Bradley Cooper addresses backlash against wearing ‘prosthetic’ nose in Maestro

Credit: Netflix

Bradley Cooper is voicing the backlash he received over the ‘prosthetic nose’ he used to play the character of Leonard Bernstein in Maestro.

People reported via a CBS Mornings interview on Tuesday, attended by Cooper and co-star Carey Mulligan, to discuss the new movie with host Gayle King. Cooper suggested that he initially considered not using the nose prosthetic for the movie.

When asked how he kept up with the backlash he faced for using the prop, he said, “Nothing really catches me off guard. You never know what’s going to happen,” adding, “The truth is, I’ve done this whole project out of love, and it’s so clear to me where I come from — my nose is very similar to Lenny’s, actually. The prosthetic is actually like a silk sheet.”

The 48-year-old actor who also co-wrote and directed Maestro continued in his statement, I thought, “Maybe we don’t need to do it, because we can take time off [preparations for the film],” adding, “But it’s all about balance, and, you know, my lips are nothing like Lenny’s, and my chin. And so we had that, and it just didn’t look right.”

People reported that shortly after the first trailer of Maestro was released back in August, Leonard Bernstein’s children Jamie, Alexander, and Nina shared a statement in support of Cooper using the prosthetic nose and said that they were okay with it. The statement reiterated, “It happens to be true that Leonard Bernstein had a nice, big nose,” adding, “Bradley chose to use makeup to amplify his resemblance, and we’re perfectly fine with that. We’re also certain that our dad would have been fine with it as well.”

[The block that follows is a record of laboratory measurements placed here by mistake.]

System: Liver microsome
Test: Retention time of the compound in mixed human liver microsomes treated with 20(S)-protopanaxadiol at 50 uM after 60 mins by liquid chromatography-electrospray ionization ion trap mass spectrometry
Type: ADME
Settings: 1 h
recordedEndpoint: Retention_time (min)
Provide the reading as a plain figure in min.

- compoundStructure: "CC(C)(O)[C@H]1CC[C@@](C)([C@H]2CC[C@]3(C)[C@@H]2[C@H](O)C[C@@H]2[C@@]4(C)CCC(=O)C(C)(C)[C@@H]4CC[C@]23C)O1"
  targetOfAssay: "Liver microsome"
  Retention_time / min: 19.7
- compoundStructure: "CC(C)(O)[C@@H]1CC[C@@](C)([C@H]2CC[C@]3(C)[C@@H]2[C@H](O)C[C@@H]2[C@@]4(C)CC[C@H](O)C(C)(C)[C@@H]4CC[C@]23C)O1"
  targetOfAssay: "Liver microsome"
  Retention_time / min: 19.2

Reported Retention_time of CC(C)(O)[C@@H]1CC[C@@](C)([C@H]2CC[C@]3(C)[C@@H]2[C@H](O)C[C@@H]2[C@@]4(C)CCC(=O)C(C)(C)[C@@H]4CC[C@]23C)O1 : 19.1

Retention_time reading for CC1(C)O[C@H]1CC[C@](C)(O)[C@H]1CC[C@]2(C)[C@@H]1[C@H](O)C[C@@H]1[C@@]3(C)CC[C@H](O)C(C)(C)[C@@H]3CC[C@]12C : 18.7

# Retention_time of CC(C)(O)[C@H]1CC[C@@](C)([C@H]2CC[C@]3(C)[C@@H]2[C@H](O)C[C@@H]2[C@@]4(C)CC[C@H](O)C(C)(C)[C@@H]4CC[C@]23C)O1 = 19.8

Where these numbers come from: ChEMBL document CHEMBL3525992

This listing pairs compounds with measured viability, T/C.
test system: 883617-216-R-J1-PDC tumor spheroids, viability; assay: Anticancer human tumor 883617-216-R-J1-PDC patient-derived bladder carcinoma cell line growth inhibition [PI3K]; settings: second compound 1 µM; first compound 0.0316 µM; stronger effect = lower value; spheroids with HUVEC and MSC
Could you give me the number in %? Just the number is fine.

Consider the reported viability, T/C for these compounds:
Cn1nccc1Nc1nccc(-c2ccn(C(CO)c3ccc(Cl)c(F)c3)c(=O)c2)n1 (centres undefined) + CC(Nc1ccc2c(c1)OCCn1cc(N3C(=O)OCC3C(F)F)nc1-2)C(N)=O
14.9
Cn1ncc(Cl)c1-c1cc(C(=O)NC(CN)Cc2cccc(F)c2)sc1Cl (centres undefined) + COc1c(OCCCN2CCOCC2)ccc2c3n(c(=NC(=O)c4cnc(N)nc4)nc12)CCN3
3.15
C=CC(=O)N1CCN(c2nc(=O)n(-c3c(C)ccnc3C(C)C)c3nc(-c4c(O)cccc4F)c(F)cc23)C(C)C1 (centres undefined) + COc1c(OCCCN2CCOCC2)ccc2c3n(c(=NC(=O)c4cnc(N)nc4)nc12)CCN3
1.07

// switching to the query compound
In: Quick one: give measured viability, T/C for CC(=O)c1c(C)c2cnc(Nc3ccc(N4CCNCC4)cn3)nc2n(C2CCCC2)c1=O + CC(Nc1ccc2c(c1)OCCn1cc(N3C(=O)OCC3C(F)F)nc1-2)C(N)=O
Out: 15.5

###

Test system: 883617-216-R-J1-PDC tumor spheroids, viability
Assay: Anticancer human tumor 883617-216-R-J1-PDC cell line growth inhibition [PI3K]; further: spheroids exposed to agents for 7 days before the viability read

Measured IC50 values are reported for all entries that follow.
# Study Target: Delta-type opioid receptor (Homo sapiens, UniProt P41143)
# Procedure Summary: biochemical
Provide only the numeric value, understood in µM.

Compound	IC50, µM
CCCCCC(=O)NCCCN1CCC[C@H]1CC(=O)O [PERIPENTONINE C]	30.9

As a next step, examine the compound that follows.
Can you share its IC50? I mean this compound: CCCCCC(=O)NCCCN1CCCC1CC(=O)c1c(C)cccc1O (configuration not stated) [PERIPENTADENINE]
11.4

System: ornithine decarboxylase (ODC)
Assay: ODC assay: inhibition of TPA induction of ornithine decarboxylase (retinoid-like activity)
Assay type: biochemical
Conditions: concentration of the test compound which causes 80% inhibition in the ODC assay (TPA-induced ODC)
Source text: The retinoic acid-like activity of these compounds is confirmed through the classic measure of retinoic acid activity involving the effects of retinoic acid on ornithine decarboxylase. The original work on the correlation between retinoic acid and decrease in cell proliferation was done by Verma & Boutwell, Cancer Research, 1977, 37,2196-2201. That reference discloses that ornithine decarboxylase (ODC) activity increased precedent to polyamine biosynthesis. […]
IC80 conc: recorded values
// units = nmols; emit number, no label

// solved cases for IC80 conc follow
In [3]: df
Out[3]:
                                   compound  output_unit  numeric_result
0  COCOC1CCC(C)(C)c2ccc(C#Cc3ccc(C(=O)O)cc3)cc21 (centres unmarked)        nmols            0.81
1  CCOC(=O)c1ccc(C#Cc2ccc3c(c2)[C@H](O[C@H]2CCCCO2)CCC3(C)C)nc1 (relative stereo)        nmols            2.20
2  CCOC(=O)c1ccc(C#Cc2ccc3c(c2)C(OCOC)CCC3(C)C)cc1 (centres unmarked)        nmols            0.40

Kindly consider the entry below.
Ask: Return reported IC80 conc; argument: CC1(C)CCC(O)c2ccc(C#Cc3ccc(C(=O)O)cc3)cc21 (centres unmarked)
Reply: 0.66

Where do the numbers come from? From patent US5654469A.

As the “Hangover” actor recalled in the interview gathered by People, he said that he cried over the phone while having a conversation with Alexander after the release of their joint statement. He explained, “I couldn’t believe it, but this huge emotional exhalation came out, and I just was crying so hard, I couldn’t even thank him,”  adding, “And he started crying. It was an incredible moment. Sometimes you don’t even know what’s going on, you know. I couldn’t believe that gesture. It was very moving to me.”

A second backing of the ‘prosthetic nose’ dilemma was extended by the Anti-Defamation League itself, which seeks to prevent anti-Semitic behaviors and practices. The exclusively told People in a statement, “Throughout history, Jews were often portrayed in antisemitic films and propaganda as evil caricatures with large, hooked noses. This film, which is a biopic on the legendary conductor Leonard Bernstein, is not that.”

People reported that in a New York Film Festival back in October during the promotion of the movie,’ Maestro’s makeup designer Kazu Hiro said that Cooper utilized a nose plug within the prosthetic nose to make his voice sound closer to Bernstein’s.’ Hiro explained to the magazine while replying to Cooper’s demand of ‘changing his voice’ to match that of Bernstein, “We made a nose plug. He wanted to talk like and sound like Lenny,” adding, “Lenny’s nose was wider than Bradley’s, so I made it wider at the same time to change his nose shape and voice too.”

Maestro comes out on Netflix on December 20.